It’s obvious to me that Professor Dawkins’ argument against Governor Romney is specious and irrational, based on atheistic prejudice, not fact and reason. The evidence for high-achieving, successful Mormons flatly and definitively contradicts Richard Dawkins attacks on Governor Romney. So I tweeted back:

@RichardDawkins Mitt’s Mormon beliefs haven’t prevented him from balancing budgets. Obama’s Keynesian beliefs are killing the economy. #Fact

After sending that tweet, a thought hit me: Professor Dawkins had offered a testable, falsifiable hypothesis. He had said that, in his opinion, it was highly unlikely that mathematician and NASA computer scientist David Harold Bailey seriously believed in Mormon doctrines, which Dawkins characterized as belief in “the charlatan Joseph Smith’s magic hat, or that Native Americans are Jews.”

So I decided to google it—and in 0.39 seconds I had my answer. I immediately tweeted a second reply to Professor Dawkins:

@RichardDawkins Whoops, Prof, you’re wrong again. David H Bailey has a website harmonizing science & LDS theology: http://www.sciencemeetsreligion.org/ 

As of this writing, I’ve received no reply.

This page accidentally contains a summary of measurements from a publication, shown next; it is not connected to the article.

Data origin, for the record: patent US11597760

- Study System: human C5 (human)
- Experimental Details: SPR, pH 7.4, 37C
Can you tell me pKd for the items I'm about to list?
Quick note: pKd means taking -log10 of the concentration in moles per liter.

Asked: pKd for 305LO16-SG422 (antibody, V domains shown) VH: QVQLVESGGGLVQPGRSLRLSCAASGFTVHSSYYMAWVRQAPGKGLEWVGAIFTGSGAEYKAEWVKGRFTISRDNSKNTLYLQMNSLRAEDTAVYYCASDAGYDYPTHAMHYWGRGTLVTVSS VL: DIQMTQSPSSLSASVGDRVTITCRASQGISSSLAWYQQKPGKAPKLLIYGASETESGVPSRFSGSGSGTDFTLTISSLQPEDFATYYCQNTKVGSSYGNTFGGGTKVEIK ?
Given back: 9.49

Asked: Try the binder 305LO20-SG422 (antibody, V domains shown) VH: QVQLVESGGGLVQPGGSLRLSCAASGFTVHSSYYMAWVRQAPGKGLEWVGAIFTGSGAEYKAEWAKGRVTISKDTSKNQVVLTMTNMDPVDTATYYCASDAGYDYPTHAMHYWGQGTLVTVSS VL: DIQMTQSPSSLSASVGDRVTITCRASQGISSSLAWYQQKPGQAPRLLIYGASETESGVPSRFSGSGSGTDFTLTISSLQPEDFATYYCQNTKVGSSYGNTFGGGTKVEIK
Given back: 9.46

I guiltily confess I felt a bit gleeful when I composed that tweet. But it is so much fun to be right.

___________________________________

For a more thorough discussion of Professor Dawkins anti-Mormon views see my blog piece, “Does Atheism Make You Stupid?” or the related commentary piece at World Net Daily.

“In a time of universal deceit, telling the truth is a revolutionary act.”
—George Orwell

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UPDATE, Monday, November 5:

On November 3, Richard Dawkins tweeted, “Bishop Romney really IS Mormon in the full batshit doolally sense.” The eminent professor apparently thinks all he has to do is mock Mormon belief and it somehow proves that Mitt Romney is crazy. But Professor Dawkins hasn’t proven anything.